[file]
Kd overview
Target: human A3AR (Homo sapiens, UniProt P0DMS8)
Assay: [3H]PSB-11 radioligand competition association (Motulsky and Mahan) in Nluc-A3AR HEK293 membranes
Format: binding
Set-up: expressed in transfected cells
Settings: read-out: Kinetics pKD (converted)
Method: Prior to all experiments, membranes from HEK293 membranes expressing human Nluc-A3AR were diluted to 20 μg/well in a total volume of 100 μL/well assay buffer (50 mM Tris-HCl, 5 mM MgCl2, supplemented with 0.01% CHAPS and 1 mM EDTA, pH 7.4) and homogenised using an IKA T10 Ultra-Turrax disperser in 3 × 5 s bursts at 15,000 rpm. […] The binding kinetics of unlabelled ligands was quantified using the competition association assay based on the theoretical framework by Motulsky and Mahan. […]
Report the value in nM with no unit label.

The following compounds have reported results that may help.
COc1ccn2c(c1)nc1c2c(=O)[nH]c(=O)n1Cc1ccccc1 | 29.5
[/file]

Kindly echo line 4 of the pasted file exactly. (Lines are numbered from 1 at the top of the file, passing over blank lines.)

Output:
Format: binding